This morning, the Senate was to vote on three measures, including the reconsideration of the National Defense Authorization Act with the “Don’t Ask, Don’t Tell” repeal measure. After voting on the first two, Majority Leader Harry Reid (D-Nev.) came to the floor to announce a pause for a “little bit” on the NDAA vote.
Reid first said that it was his hope that the Senate “can very quickly lay down the tax bill.” Minority Leader Mitch McConnell (R-Ky.) then added, “It’s my understanding it’s complete and ready. And, actually — we could move to that very soon, in the next hour or so.”
This is essential to meet the unified Republican demand that the tax-cut package be worked out prior to any GOP support for proceeding on any other legislation.
Referencing earlier comments today from Sen. Carl Levin (D-Mich.), Reid then went on, saying, “[Levin] gave a speech here today saying that if we don’t get on the defense bill today, then we won’t get it done this year. So, in the next little bit, I’m going to make a decision whether I’m going to move to reconsider the vote on that bill. And I want everyone to know that’s what I’m going to do.
“I appreciate everyone’s help on this including Senator Levin, Senator [Joseph] Lieberman [(I-Conn.)], Senator [Susan] Collins [(R-Maine)] who has worked with me trying to see some way to get this completed — but I’ll make this decision in the next little bit.”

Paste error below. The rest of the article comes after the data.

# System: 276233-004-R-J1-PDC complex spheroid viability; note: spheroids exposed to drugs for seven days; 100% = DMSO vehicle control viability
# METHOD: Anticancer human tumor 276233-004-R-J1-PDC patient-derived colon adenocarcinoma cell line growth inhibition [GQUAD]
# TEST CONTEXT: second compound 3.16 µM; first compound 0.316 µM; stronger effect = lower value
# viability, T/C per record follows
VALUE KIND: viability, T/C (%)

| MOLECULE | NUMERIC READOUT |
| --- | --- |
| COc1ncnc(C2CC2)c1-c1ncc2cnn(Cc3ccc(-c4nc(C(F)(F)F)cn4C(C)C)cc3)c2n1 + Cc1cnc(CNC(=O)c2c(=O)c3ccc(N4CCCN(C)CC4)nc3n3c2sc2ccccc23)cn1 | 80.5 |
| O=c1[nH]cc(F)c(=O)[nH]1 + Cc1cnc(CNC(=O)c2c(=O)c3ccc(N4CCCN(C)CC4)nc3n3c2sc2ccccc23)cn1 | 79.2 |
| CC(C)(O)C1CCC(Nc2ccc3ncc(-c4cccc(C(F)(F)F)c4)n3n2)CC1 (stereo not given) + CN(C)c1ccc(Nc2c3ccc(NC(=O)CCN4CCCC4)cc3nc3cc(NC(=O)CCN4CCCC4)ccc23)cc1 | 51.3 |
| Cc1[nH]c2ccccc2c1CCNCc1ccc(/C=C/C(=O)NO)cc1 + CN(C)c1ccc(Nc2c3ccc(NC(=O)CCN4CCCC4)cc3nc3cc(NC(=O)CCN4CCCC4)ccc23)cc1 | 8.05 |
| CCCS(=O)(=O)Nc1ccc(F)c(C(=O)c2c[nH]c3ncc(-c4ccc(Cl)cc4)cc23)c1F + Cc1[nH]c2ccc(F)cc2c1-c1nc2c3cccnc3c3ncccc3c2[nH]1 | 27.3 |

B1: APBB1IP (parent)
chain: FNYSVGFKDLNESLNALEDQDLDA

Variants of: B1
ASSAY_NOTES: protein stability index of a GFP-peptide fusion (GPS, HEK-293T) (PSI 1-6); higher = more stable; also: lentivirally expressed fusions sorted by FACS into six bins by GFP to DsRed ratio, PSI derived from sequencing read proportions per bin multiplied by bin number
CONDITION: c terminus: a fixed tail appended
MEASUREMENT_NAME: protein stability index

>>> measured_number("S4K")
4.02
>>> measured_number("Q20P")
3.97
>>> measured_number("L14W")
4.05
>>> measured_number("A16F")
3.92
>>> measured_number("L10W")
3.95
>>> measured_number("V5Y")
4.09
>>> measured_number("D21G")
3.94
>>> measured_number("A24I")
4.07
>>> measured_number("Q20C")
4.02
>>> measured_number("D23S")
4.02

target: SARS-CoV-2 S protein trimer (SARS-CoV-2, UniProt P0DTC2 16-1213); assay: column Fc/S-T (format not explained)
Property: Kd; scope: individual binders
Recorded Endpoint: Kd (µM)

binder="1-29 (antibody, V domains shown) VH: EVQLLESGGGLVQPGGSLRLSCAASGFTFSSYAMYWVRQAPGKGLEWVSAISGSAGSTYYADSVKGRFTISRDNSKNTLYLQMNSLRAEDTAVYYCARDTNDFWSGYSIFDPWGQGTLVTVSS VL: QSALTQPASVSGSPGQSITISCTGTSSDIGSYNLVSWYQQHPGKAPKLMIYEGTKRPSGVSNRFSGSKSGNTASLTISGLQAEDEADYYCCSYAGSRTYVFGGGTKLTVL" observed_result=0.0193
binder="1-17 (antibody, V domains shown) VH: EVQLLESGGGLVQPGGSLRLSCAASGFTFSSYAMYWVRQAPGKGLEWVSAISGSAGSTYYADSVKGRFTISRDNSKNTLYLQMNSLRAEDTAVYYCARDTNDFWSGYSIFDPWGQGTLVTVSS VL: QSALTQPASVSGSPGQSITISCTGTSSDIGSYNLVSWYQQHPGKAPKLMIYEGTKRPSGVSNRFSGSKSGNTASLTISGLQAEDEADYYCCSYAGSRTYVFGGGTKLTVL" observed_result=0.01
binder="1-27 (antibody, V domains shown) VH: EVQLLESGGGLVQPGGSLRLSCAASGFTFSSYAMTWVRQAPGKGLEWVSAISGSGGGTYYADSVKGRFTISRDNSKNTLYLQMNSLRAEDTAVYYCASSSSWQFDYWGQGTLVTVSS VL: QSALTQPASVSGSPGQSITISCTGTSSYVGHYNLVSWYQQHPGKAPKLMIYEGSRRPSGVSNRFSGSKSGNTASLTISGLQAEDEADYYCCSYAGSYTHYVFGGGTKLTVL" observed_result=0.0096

Levin earlier had said, per Politico‘s Josh Gerstein:
“If we don’t proceed on this bill this week, then invoking cloture sometime next week, even if we can do it, would be a symbolic victory,” Levin said, arguing that there would not be sufficient time to conference the measure with the House before both bodies adjourn for the year. “The onlt way that this will be real and that the repeal of ‘don’t ask, don’t tell,’ assuming we continue to keep it in the bill, will be real is if we proceed to the bill this week. We cannot and should not delay this vote any longer.”
This prompted a response from the Human Rights Campaign’s Fred Sainz, who wrote to Metro Weekly, “If senators move forward with a vote on NDAA before a deal has been solidified, the vote will fail and all key players will share the responsibility.”
Apparently, Reid decided, at least, to hold off for a “little bit,” though it is not clear if that bit will be enough time to reach a deal that will garner Collins’s vote.
Moreover, Log Cabin Republicans’ executive director Clarke Cooper said, [I]t is up to the Majority Leader to make that possible by dealing with the tax issue and moving swiftly to a debate on defense authorization,” said R. Clarke Cooper, Log Cabin Republicans Executive Director. “Senator Susan Collins has presented the majority leader with a plan that is entirely reasonable, accepting the Majority Leader’s suggested number of amendments and simply asking for four days time to debate this complicated and consequential bill. There has been no response from the majority leader. “
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